In 1766 there was an estimated population of 2.5 million people in the 13 British Colonies in America. If you remove the women and children and then the Tories with their women and children, you had no more than half a million males, most of whom were semiliterate agriculturists. A small group of well-educated lawyers and occasional government officials helped hold the country together, and from that group came the men we know as the Founding Fathers. They produced two world-famous documents, the Declaration of Independence and the U.S. Constitution, which were considered models for the democracies that came into existence in the two centuries that followed.
In “John Quincy Adams,” Harlow Giles Unger gives us the biography of one of the great intellects of that era, our sixth president, and son of the second, and how he interacted with both his fellow Americans and the foreigners with whom he was assigned to deal.
In correspondence from both John and Abigail Adams to their precocious son, it is clear that they expected him to become not only one of the foremost learned figures of his country, for which they loaded him up with languages both ancient and modern, but also one of the leading political figures who, from the study of ancient regimes, could devise and implement a system of justice and honesty. Surprisingly, the young Quincy went along with their plans. He even seemed to enjoy them. He read an enormous number of books, mastered languages, scouted new fields of study and never complained of the academic overload.
In 1777, the Continental Congress awarded the title of commissioner to Adams senior and asked him to go to Paris to assist the American contingent there in securing aid. There was a feeling that Benjamin Franklin was enjoying himself too much and that Arthur Lee was a probable British agent. What was needed was a straightforward, honest representative.
The family was delighted at the thought of Paris but soon learned that Congress had only enough funds for the commissioner and not for the entire family. After much thought, it was decided that young Quincy should go with his father while the rest of the family remained in America. Thus began an extraordinary education in foreign affairs and diplomacy for the preteen that his father could not have planned better. The first academic requirement was for him to learn French, which he did with his usual speed and precision. At the age of 14, Quincy was asked to be the French interpreter for Francis Dana, who had been named envoy to czarist Russia. They went to St. Petersburg, wasted a great deal of time trying to see Russian officials who did not want to see them and then finally ventured home.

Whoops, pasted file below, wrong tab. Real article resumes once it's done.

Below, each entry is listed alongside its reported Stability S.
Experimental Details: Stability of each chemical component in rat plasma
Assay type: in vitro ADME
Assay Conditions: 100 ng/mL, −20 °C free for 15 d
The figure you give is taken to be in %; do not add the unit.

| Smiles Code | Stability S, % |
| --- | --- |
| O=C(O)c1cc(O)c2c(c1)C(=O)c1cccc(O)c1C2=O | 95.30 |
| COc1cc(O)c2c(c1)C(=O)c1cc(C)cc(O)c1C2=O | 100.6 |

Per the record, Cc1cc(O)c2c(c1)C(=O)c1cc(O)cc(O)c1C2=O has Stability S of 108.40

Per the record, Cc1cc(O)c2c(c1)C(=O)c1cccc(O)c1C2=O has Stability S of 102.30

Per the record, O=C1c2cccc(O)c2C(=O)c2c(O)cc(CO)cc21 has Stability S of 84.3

In his teenage years, Quincy matured greatly, helping his father in various diplomatic efforts and mixing socially with older members of the American community in Europe. Finally, however, he realized the necessity of some formal university training and applied for admittance to Harvard, his father’s alma mater. Harvard’s president conducted the admission interview and after a few brief questions posed in both Greek and Latin turned him down, suggesting he return in the spring after further study.
This rejection so shocked Quincy that he could barely speak of it, but it did introduce him to arbitrary power that was more often unjust than otherwise. In time he returned, was admitted and then graduated, but he never held Harvard with the respect his father did. After graduation, he studied law, passed the bar exam and opened an office in Boston, where he sat and sat but no clients came. He then wrote a series of articles for newspapers in which he stated that in the coming conflict between England and France, clearly about to happen, the United States was not obliged to assist France but should remain neutral.
His opponents included Thomas Paine and his old mentor, Thomas Jefferson. George Washington, who certainly did not want any more wars, was impressed by Quincy’s ability and appointed him to be America’s envoy to the Netherlands. At last, he had a job with a salary. In Europe, Quincy became respected for his learning and even captured an English girl to be his wife, but when Jefferson defeated Adams senior’s bid for re-election to the presidency, Quincy was called home.
In Boston he practiced law with considerable success and taught law part time at Harvard. He impressed the new president, James Madison, so much that he was named minister plenipotentiary to Russia, where he and his wife became close friends of the czar and czarina. When James Monroe replaced Madison, Quincy was recalled to Washington and made secretary of state, in which position he formulated the Monroe Doctrine, which helped maintain an enduring peace throughout the Western Hemisphere.
In time, he replaced Monroe as president, a natural succession in those days, but found his new position frustrating. He was not a party man, and so no one owed him political favors. His main focus was to improve the country’s infrastructure, but he often found he could not secure enough congressional support because of countervailing regional differences. He lost his bid for re-election, as expected, but rather than retire to his farm, as his father did, he won a seat in the House of Representatives. There he continued to fight for all he had stood for, and in particular, against the evils of slavery. He died while giving a strong anti-slavery speech in the House, and the whole nation mourned, even his enemies.
John Quincy Adams was irrevocably honest, tremendously well educated and, if at times ignorant of the emotions that move people and nations, an exemplary leader in the conduct of foreign affairs. We should be grateful to Harlow Unger for his detailed biography.
Sol Schindler is a retired Foreign Service officer.
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